The Corner

Watching Ryan

Danville, Ky. — From the moment he walked on stage, Paul Ryan looked serious. He politely waved to the crowd, sat down, and folded his hands. Vice President Biden looked loose. He had that megawatt grin and a casual manner. It was a clear contrast from the outset, and those impressions lasted for the next 90 minutes. Ryan gave steady, even-tempered answers, took notes, and stuck to his talking points.

It wasn’t Ryan as a wonk, or as the attack dog. It was Ryan as an informed Romney surrogate. That was his game plan, aides say, and for the most part, he executed.

At times, it was unpleasant. Biden repeatedly interrupted Ryan, and the congressman often struggled to complete his answers. The discussion, which frequently focused on foreign policy, barely broached entitlement reform and the economy, which are Ryan’s comfort zones.

Ryan held his own with Biden, the former chairman of the Senate Foreign Relations Committee, when it came to Iran and Libya. He was well prepped and ready to explain the Romney position. On Libya, he criticized the Obama administration’s failure to “acknowledge that this was a terrorist attack,” and he blasted the White House for “projecting weakness abroad.”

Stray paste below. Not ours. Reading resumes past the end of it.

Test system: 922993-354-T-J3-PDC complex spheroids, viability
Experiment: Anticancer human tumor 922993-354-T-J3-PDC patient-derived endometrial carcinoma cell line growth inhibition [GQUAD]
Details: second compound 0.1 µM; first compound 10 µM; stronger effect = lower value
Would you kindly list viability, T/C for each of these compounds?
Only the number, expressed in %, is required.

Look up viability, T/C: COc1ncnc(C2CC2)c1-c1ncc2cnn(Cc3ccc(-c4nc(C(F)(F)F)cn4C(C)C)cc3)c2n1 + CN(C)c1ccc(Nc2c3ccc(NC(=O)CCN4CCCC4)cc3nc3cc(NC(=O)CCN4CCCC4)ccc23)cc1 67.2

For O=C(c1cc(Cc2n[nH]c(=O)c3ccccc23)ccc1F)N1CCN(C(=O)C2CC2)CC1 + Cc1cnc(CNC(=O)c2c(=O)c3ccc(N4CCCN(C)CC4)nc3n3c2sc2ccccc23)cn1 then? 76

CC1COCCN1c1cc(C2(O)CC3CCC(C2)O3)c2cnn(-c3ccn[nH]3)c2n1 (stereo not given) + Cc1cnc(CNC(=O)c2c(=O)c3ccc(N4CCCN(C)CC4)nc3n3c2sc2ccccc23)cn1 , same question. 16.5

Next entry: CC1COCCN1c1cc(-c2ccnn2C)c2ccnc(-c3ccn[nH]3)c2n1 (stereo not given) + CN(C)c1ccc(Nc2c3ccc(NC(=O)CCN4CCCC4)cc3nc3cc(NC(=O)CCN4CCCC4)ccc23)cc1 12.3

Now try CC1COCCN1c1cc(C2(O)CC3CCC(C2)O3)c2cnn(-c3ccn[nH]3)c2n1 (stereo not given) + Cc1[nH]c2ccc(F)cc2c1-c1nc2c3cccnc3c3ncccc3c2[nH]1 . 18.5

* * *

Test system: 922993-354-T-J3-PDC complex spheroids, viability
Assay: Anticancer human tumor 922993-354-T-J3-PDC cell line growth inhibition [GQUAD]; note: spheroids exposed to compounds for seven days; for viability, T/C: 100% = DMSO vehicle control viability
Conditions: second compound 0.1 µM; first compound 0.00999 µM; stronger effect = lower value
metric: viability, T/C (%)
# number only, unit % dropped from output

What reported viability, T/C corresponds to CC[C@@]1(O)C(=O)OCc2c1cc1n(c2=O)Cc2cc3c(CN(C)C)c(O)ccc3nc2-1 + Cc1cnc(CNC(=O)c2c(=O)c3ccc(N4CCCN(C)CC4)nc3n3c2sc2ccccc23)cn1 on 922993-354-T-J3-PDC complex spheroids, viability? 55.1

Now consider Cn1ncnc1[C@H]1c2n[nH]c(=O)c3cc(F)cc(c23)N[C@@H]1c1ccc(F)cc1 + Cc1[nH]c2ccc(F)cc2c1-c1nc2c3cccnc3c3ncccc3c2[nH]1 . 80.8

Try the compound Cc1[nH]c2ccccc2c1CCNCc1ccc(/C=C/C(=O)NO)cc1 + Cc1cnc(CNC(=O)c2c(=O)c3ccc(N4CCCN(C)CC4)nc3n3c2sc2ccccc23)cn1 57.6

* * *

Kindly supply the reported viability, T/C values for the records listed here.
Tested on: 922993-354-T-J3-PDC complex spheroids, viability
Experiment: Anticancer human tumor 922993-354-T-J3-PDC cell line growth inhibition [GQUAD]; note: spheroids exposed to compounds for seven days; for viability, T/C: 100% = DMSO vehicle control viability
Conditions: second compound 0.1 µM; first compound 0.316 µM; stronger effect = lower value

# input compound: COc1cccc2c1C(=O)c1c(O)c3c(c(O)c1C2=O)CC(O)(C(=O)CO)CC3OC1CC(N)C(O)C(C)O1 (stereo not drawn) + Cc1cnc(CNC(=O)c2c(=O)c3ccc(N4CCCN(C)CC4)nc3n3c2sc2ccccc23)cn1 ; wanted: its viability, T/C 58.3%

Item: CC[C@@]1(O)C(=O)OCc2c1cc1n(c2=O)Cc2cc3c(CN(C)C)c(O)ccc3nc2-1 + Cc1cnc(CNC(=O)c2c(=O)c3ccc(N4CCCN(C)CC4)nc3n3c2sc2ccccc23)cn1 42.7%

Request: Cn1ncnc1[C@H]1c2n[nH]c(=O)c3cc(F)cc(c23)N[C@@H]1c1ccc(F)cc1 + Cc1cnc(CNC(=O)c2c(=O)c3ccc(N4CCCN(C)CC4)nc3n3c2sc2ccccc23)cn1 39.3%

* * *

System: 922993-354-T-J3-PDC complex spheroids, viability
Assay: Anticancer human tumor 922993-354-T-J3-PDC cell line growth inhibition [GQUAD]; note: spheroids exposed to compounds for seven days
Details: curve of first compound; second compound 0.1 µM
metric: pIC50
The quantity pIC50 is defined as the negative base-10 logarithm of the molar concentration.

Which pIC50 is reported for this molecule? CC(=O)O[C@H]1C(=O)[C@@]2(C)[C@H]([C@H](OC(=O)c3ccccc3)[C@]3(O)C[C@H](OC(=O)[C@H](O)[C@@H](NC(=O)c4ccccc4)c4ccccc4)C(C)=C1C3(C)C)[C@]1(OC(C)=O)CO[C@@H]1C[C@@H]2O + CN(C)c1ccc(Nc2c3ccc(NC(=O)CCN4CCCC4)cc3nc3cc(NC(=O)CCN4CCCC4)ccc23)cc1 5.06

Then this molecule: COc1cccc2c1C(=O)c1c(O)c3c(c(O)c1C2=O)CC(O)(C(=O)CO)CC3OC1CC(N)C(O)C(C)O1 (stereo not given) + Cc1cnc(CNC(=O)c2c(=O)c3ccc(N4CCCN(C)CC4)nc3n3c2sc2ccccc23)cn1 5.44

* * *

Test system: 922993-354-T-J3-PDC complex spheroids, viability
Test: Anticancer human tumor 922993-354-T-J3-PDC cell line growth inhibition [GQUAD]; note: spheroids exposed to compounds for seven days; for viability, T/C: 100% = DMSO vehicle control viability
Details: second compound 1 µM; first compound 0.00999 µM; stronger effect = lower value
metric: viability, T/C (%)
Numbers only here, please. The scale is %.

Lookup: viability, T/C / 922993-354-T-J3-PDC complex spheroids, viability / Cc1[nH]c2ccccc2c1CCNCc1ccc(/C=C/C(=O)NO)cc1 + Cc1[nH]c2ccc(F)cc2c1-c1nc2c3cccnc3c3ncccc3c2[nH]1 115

But it wasn’t a knockout performance. Ryan is at his best when he’s talking about the fiscal crisis, and he spent only a few minutes on that issue. When he did, he shone. Ryan also impressed when he discussed his Catholic faith and his pro-life views near the end, with a warm recollection about his first child.

More broadly, Ryan seemed keen to tout Romney, even mentioning how Romney is a “car guy.” He just didn’t have much time to do that. This was a foreign-policy debate, moderated by a foreign correspondent. Ryan didn’t stumble, and he was serious, but he rarely found his groove.

Robert Costa — Robert Costa is National Review's Washington editor and a CNBC political analyst. He manages NR's Capitol Hill bureau and covers the White House, Congress, and national campaigns. ...

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